Wayne Roberts is available as a solo artist or with his sextet for concerts, clubs, private events and clinics.
Promotional materials and CD are available upon request.
The boys and I believe that the only way
we can gain distinction, apart from our
ability to improvise, is to develop a
dinstinguishing ensemble style and to
prove by arrangements and our ability to
execute them that the band is musicianly
I believe that symphonic pieces can be
handled by a jazz combination in such a
way the serious music lovers won’t throw
up their hands in despair.
John Kirby, “Down Beat” Interview
No other band of the period, large or small
was playing such intricate, tightly woven
arrangements as John Kirby.
Alyn Shipton, “A New History of Jazz”
Foreshadowing bebop, avant garde and
erudite ensembles like the Modern Jazz
Quartet, the sextet went for cool in an age
when most jazz was still hot.
David Hinkley, “Man Out of Time”
The John Kirby Sextet was one of the
most advanced bands of the Swing era.
The group featured rapid unisons, unusual
material, virtuoso horn players and soft
tones. Although it was a swing band,
many of its musical qualities put it closer
to Bebop and Cool Jazz.
Scott Yanow, “Bebop”
Today, John Kirby's music is brought back to life with bassist Wayne Roberts, transcribing 55 arrangements and assembling his own roster of all-stars to create fresh and authentic interpretations of Kirby's swinging, intricate, and entertaining repertoire.
The roster includes Jon-Erik Kellso, Randy Sandke, Charlie Caranicas, Will and Peter Anderson, Dan Block, Scott Robinson, Andy Farber, Ken Peplowski, Ehud Asherie, Rossano Sportiello, Ray Gallon, Ben Aronov, Bill Mays, Willard Dyson, Arnie Kinsella, Dennis Mackrell and Joe Ascione.
The Wayne Roberts Sextet, formerly known as the Onyx Club Sextet has appeared for long-term engagements in NYC's Sardi's and the Firebird Cafe as well as concerts and private engagements. Recent performances include Smalls Jazz Club, the Traditional Jazz Series, University of New Hampshire, Durham, NH, Radegast Hall and Biergarten, the IAJE Conference, NYC, Midsummer Night Swing at Lincoln Center, NYC, the Shenandoah Apple Blossom Festival, Winchester, VA (birthplace of John Kirby), Forum Tertianum, Berlin, Germany (two consecutive years), The Smith Theatre, Columbia, MD (two consecutive years), the Aldrich Museum, Ridgefield, CT, New Jersey Jazz Society's "Pee Wee Russell Memorial Stomp" (two consecutive years) and a benefit concert for the Alzheimer's Association at the Brooklyn Barge.
Mr. Roberts captures the super-concentrated energy of the Kirby repertory...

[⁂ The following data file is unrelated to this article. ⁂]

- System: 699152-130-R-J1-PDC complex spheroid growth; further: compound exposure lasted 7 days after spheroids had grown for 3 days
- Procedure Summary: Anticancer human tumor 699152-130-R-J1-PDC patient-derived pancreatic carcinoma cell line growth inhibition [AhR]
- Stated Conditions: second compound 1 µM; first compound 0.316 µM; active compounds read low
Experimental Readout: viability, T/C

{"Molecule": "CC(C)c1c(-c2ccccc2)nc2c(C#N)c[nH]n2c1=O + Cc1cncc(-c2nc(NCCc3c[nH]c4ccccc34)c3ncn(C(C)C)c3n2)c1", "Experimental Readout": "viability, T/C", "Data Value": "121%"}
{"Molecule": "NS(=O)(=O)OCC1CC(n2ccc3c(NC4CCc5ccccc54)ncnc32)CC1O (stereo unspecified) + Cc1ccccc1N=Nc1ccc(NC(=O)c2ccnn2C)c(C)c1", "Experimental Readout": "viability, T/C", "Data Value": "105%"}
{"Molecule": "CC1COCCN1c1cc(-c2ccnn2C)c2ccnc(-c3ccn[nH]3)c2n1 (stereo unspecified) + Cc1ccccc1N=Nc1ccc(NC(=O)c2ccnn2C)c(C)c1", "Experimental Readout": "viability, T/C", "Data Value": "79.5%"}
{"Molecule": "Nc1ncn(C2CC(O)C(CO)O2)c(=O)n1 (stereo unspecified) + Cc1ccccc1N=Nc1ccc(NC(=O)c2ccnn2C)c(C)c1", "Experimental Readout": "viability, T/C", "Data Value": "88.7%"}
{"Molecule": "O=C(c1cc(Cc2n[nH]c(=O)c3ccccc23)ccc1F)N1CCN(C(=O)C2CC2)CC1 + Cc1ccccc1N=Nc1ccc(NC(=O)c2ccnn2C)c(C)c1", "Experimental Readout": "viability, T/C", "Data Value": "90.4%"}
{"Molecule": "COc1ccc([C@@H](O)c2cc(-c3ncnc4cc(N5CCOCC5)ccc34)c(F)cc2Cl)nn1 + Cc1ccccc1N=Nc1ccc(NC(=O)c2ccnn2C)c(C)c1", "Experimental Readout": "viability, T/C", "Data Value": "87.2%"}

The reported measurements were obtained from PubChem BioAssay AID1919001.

Ben Ratliff, New York Times
I found I was sitting with a constant smile as the music of the John Kirby Sextet was brought to life.
Ken Gallacher, The Herald Glasgow
While the ensemble sounds exactly like the John Kirby Sextet, the musicians are allowed to show some individuality during their concise solos...
...quite fun and easily recommended.
Scott Yanow, Jazz Critic
After successfully establishing himself as a sideman with such notable bandleaders as Fletcher Henderson and Chick Webb, in 1937 bassist John Kirby turned his attention to leading his own all-star sextet at the renowned Onyx Club on 52nd Street, for a two and a half year engagement.
Kirby's fresh, innovative approach to small band jazz soon became one of the hottest draws on the jazz scene, catching the attention of critics, musicians as well the general public. No other small band of this era was playing music with such variety, charm, intricacy and precision, and for this reason was soon known as “the Biggest Little Big Band in the Land”.
The band’s wide appeal was due in part to the tightly constructed arrangements (mostly by Charlie Shavers), which maintained a delicate balance between written and improvised sections, and in part to the broadness of the repertoire (original compositions by Charlie Shavers, jazz standards, and jazzy arrangements of classical pieces by such composers as Beethoven, Schubert, Dvorak, Tchaikovsky and Chopin).
The John Kirby Sextet was one of the more influential groups of their day, breaking new ground and paving the way for new generations of “jazz schools” to follow, including be-bop, cool jazz and third stream. Included among the long list of jazz legends who followed John Kirby’s path were Dizzy Gillespie, Thelonious Monk and Bud Powell.